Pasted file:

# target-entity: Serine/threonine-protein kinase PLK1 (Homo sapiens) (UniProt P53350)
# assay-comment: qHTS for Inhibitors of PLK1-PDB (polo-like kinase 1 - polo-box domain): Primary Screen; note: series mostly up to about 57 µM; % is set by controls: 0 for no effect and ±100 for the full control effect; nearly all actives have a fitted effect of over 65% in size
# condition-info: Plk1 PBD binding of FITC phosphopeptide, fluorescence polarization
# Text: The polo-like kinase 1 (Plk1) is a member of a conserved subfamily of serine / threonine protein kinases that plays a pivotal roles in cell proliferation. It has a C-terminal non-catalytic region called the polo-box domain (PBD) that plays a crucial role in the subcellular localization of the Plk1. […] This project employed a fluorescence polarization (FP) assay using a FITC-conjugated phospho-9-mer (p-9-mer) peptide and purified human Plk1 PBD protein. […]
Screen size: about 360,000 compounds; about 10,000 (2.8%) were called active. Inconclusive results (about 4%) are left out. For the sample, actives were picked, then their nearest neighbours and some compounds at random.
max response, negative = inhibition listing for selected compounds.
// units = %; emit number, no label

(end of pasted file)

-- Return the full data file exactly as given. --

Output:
# target-entity: Serine/threonine-protein kinase PLK1 (Homo sapiens) (UniProt P53350)
# assay-comment: qHTS for Inhibitors of PLK1-PDB (polo-like kinase 1 - polo-box domain): Primary Screen; note: series mostly up to about 57 µM; % is set by controls: 0 for no effect and ±100 for the full control effect; nearly all actives have a fitted effect of over 65% in size
# condition-info: Plk1 PBD binding of FITC phosphopeptide, fluorescence polarization
# Text: The polo-like kinase 1 (Plk1) is a member of a conserved subfamily of serine / threonine protein kinases that plays a pivotal roles in cell proliferation. It has a C-terminal non-catalytic region called the polo-box domain (PBD) that plays a crucial role in the subcellular localization of the Plk1. […] This project employed a fluorescence polarization (FP) assay using a FITC-conjugated phospho-9-mer (p-9-mer) peptide and purified human Plk1 PBD protein. […]
Screen size: about 360,000 compounds; about 10,000 (2.8%) were called active. Inconclusive results (about 4%) are left out. For the sample, actives were picked, then their nearest neighbours and some compounds at random.
max response, negative = inhibition listing for selected compounds.
// units = %; emit number, no label